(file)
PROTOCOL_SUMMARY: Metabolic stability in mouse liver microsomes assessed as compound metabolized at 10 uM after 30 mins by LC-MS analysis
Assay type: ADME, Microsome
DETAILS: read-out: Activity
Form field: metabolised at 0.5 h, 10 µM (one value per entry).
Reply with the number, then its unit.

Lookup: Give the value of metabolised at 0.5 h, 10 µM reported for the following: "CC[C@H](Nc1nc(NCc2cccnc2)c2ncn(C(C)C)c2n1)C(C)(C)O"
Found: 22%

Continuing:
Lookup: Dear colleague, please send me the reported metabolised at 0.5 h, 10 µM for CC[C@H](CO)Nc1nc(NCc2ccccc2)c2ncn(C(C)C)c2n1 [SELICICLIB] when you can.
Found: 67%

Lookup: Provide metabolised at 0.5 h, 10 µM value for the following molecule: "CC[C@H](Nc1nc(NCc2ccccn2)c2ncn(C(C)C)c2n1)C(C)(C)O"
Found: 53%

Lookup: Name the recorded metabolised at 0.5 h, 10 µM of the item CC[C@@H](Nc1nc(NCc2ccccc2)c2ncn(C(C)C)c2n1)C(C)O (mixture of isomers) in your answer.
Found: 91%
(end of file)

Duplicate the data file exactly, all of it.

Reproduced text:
PROTOCOL_SUMMARY: Metabolic stability in mouse liver microsomes assessed as compound metabolized at 10 uM after 30 mins by LC-MS analysis
Assay type: ADME, Microsome
DETAILS: read-out: Activity
Form field: metabolised at 0.5 h, 10 µM (one value per entry).
Reply with the number, then its unit.

Lookup: Give the value of metabolised at 0.5 h, 10 µM reported for the following: "CC[C@H](Nc1nc(NCc2cccnc2)c2ncn(C(C)C)c2n1)C(C)(C)O"
Found: 22%

Continuing:
Lookup: Dear colleague, please send me the reported metabolised at 0.5 h, 10 µM for CC[C@H](CO)Nc1nc(NCc2ccccc2)c2ncn(C(C)C)c2n1 [SELICICLIB] when you can.
Found: 67%

Lookup: Provide metabolised at 0.5 h, 10 µM value for the following molecule: "CC[C@H](Nc1nc(NCc2ccccn2)c2ncn(C(C)C)c2n1)C(C)(C)O"
Found: 53%

Lookup: Name the recorded metabolised at 0.5 h, 10 µM of the item CC[C@@H](Nc1nc(NCc2ccccc2)c2ncn(C(C)C)c2n1)C(C)O (mixture of isomers) in your answer.
Found: 91%